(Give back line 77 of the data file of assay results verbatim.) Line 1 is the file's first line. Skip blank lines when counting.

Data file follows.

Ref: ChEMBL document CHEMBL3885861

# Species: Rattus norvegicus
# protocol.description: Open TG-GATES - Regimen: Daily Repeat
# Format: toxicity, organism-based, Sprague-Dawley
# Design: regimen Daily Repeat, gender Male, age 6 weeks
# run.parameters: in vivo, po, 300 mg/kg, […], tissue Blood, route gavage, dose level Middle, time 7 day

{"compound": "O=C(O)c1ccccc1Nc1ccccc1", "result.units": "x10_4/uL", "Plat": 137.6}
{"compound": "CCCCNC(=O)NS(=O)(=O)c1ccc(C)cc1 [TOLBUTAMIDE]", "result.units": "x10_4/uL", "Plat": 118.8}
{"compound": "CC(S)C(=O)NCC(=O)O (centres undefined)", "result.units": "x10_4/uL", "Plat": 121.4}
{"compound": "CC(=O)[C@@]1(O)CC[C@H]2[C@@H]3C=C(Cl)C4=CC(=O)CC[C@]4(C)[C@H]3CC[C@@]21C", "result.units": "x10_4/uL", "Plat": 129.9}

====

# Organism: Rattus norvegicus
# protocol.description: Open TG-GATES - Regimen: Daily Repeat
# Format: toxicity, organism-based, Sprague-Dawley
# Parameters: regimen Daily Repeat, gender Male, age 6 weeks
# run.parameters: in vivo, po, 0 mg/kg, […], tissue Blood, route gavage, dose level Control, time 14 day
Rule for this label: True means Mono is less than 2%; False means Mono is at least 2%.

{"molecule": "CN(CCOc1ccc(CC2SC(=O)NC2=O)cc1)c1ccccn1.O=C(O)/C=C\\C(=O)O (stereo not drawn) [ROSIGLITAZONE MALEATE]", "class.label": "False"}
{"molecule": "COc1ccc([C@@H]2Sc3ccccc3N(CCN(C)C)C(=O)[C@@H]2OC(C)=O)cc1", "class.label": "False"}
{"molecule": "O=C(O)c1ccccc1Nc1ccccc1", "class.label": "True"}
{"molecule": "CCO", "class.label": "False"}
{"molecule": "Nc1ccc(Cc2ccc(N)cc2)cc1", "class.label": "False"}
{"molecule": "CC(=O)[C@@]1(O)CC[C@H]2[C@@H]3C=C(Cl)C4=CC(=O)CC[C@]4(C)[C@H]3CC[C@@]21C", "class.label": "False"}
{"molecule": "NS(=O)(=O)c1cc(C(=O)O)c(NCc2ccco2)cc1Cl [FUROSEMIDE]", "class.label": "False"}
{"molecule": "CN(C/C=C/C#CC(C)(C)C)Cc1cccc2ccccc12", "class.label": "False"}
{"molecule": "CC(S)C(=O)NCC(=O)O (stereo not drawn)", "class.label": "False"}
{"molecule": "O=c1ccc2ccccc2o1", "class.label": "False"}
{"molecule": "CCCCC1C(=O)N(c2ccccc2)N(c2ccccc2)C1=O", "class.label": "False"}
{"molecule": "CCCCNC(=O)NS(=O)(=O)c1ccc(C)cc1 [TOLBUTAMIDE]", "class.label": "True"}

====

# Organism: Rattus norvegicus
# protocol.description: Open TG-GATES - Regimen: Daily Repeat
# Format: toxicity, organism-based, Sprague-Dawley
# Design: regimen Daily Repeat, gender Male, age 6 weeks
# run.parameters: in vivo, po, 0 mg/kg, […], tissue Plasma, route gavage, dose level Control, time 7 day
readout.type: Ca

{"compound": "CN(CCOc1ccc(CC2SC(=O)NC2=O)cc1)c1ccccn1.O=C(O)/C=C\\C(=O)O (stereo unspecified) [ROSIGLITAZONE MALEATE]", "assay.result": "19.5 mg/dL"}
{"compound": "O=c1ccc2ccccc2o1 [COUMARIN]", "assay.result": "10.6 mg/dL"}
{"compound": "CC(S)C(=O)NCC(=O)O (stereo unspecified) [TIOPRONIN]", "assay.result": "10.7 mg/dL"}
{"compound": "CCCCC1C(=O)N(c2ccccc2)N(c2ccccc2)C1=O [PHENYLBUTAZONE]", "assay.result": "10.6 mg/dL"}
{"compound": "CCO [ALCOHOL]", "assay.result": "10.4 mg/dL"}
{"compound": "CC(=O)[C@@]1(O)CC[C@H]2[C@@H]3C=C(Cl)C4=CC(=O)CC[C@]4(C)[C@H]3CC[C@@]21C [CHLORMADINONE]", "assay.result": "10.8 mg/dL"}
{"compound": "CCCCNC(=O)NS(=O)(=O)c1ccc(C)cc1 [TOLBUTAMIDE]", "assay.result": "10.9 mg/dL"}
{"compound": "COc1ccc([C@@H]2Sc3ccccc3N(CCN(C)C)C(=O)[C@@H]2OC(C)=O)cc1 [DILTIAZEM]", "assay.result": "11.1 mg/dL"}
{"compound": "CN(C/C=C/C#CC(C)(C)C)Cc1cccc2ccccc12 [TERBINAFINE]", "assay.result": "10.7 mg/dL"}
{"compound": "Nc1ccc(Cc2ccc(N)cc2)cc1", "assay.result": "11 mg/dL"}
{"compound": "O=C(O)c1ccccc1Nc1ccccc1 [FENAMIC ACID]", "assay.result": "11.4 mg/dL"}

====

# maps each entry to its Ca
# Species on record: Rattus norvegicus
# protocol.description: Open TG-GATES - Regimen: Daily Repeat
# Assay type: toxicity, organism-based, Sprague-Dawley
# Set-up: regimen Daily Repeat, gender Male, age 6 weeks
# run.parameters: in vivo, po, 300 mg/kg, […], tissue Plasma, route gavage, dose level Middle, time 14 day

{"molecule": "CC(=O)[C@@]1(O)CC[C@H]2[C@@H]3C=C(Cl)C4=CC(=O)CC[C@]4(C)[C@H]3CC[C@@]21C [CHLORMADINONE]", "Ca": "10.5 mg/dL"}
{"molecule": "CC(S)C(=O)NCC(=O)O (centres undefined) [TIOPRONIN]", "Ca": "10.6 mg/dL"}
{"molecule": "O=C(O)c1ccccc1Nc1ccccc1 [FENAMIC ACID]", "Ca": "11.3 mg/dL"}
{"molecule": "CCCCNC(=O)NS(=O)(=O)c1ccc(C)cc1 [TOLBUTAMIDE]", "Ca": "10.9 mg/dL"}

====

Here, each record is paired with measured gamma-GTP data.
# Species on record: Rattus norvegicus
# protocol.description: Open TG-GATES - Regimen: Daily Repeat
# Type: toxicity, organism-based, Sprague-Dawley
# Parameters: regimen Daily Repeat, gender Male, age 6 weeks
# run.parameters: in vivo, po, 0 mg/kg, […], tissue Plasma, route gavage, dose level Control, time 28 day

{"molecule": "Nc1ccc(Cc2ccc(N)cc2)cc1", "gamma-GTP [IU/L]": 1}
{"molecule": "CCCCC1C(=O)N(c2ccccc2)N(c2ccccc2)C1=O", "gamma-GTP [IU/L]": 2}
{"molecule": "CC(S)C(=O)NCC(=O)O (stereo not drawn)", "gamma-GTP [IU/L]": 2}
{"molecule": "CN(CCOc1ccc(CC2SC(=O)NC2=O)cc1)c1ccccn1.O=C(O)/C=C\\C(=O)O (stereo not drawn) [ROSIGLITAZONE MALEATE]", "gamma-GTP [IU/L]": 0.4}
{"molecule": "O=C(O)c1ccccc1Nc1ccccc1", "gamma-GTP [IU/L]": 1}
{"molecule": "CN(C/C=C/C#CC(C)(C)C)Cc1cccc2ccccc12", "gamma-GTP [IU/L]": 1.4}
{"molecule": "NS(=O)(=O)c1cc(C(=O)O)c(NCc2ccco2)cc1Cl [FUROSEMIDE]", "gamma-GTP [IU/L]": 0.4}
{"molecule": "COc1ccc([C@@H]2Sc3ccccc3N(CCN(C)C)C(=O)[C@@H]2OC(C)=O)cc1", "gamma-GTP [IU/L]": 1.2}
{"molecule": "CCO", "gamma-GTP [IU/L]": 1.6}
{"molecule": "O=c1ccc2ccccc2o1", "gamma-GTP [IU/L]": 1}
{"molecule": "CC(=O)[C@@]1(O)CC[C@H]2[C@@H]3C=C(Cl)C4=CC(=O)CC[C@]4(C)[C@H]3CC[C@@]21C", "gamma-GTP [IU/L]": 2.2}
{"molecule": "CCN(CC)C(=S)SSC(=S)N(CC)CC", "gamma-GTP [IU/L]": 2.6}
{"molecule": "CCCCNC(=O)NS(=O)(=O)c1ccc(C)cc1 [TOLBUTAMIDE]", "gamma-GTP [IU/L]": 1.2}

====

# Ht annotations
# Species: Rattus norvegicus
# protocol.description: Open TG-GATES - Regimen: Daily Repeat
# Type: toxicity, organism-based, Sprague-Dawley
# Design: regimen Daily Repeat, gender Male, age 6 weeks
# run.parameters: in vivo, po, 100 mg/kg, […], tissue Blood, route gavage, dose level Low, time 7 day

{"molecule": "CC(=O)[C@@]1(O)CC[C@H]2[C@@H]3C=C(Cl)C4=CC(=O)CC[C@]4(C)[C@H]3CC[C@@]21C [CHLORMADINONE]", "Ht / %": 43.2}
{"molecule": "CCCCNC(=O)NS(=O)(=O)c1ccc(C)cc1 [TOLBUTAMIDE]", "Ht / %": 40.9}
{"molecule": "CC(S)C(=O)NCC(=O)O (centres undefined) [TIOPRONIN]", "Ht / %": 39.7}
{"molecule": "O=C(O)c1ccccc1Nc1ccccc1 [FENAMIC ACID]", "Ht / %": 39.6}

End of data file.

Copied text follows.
{"molecule": "CCN(CC)C(=S)SSC(=S)N(CC)CC", "gamma-GTP [IU/L]": 2.6}